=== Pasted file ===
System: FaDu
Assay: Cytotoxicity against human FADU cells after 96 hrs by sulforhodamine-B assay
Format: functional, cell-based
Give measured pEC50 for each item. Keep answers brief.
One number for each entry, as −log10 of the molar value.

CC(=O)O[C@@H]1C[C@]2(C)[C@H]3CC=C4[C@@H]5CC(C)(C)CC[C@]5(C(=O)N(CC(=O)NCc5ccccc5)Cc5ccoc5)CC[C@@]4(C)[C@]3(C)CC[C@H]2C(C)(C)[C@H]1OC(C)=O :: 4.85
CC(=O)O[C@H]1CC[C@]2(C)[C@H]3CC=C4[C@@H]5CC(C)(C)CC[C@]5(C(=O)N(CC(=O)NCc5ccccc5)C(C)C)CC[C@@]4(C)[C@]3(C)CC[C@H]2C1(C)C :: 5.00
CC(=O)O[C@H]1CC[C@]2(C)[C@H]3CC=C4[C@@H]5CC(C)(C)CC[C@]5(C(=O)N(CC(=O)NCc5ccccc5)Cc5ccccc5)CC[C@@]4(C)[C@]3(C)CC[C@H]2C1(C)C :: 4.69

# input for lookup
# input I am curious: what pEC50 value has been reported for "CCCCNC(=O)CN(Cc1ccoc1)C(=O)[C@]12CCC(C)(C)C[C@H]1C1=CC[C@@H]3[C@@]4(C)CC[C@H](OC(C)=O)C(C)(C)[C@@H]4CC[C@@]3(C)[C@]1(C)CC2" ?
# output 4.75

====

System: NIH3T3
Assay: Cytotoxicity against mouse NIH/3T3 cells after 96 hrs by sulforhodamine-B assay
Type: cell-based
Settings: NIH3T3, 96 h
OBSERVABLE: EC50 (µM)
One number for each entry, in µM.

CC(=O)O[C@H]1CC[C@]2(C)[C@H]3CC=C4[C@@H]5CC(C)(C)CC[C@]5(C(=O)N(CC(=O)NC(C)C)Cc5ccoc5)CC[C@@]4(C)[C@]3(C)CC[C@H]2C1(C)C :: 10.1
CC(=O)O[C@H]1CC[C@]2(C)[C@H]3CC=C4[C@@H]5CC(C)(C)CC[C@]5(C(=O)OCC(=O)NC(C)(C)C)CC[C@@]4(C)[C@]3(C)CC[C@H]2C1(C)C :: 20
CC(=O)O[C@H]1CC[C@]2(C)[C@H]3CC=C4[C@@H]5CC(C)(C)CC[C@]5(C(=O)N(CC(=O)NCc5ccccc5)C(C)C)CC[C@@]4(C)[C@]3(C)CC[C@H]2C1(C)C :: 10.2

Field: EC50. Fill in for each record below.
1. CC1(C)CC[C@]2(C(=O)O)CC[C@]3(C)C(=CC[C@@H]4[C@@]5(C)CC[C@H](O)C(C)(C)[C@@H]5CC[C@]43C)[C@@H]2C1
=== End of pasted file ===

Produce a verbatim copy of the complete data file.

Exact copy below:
System: FaDu
Assay: Cytotoxicity against human FADU cells after 96 hrs by sulforhodamine-B assay
Format: functional, cell-based
Give measured pEC50 for each item. Keep answers brief.
One number for each entry, as −log10 of the molar value.

CC(=O)O[C@@H]1C[C@]2(C)[C@H]3CC=C4[C@@H]5CC(C)(C)CC[C@]5(C(=O)N(CC(=O)NCc5ccccc5)Cc5ccoc5)CC[C@@]4(C)[C@]3(C)CC[C@H]2C(C)(C)[C@H]1OC(C)=O :: 4.85
CC(=O)O[C@H]1CC[C@]2(C)[C@H]3CC=C4[C@@H]5CC(C)(C)CC[C@]5(C(=O)N(CC(=O)NCc5ccccc5)C(C)C)CC[C@@]4(C)[C@]3(C)CC[C@H]2C1(C)C :: 5.00
CC(=O)O[C@H]1CC[C@]2(C)[C@H]3CC=C4[C@@H]5CC(C)(C)CC[C@]5(C(=O)N(CC(=O)NCc5ccccc5)Cc5ccccc5)CC[C@@]4(C)[C@]3(C)CC[C@H]2C1(C)C :: 4.69

# input for lookup
# input I am curious: what pEC50 value has been reported for "CCCCNC(=O)CN(Cc1ccoc1)C(=O)[C@]12CCC(C)(C)C[C@H]1C1=CC[C@@H]3[C@@]4(C)CC[C@H](OC(C)=O)C(C)(C)[C@@H]4CC[C@@]3(C)[C@]1(C)CC2" ?
# output 4.75

====

System: NIH3T3
Assay: Cytotoxicity against mouse NIH/3T3 cells after 96 hrs by sulforhodamine-B assay
Type: cell-based
Settings: NIH3T3, 96 h
OBSERVABLE: EC50 (µM)
One number for each entry, in µM.

CC(=O)O[C@H]1CC[C@]2(C)[C@H]3CC=C4[C@@H]5CC(C)(C)CC[C@]5(C(=O)N(CC(=O)NC(C)C)Cc5ccoc5)CC[C@@]4(C)[C@]3(C)CC[C@H]2C1(C)C :: 10.1
CC(=O)O[C@H]1CC[C@]2(C)[C@H]3CC=C4[C@@H]5CC(C)(C)CC[C@]5(C(=O)OCC(=O)NC(C)(C)C)CC[C@@]4(C)[C@]3(C)CC[C@H]2C1(C)C :: 20
CC(=O)O[C@H]1CC[C@]2(C)[C@H]3CC=C4[C@@H]5CC(C)(C)CC[C@]5(C(=O)N(CC(=O)NCc5ccccc5)C(C)C)CC[C@@]4(C)[C@]3(C)CC[C@H]2C1(C)C :: 10.2

Field: EC50. Fill in for each record below.
1. CC1(C)CC[C@]2(C(=O)O)CC[C@]3(C)C(=CC[C@@H]4[C@@]5(C)CC[C@H](O)C(C)(C)[C@@H]5CC[C@]43C)[C@@H]2C1